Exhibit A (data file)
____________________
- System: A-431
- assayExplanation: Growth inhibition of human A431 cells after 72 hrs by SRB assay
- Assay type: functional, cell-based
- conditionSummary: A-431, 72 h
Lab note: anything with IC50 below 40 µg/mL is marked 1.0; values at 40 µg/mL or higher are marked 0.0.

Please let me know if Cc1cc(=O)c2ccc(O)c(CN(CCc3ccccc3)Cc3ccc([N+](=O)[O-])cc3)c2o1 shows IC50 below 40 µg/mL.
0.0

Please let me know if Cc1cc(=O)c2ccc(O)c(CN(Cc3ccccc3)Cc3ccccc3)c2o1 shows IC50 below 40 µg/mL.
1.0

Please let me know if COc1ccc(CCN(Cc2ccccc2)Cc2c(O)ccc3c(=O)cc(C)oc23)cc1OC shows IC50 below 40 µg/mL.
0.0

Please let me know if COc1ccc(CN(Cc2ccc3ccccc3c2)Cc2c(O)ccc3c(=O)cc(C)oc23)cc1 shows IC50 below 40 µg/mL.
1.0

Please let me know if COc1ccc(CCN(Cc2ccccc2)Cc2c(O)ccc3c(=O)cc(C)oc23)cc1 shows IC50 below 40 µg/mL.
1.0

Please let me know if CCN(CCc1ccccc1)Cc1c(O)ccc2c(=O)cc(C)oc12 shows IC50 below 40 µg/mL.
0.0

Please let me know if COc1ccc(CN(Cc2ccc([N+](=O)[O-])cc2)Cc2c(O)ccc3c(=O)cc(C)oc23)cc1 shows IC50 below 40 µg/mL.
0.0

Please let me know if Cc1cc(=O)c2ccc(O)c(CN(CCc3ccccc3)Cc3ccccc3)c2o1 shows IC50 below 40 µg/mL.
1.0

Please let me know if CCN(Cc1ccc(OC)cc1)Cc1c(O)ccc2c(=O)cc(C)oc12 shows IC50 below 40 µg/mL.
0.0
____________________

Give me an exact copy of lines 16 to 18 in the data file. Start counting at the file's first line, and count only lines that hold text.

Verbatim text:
Please let me know if CCN(CCc1ccccc1)Cc1c(O)ccc2c(=O)cc(C)oc12 shows IC50 below 40 µg/mL.
0.0

Please let me know if COc1ccc(CN(Cc2ccc([N+](=O)[O-])cc2)Cc2c(O)ccc3c(=O)cc(C)oc23)cc1 shows IC50 below 40 µg/mL.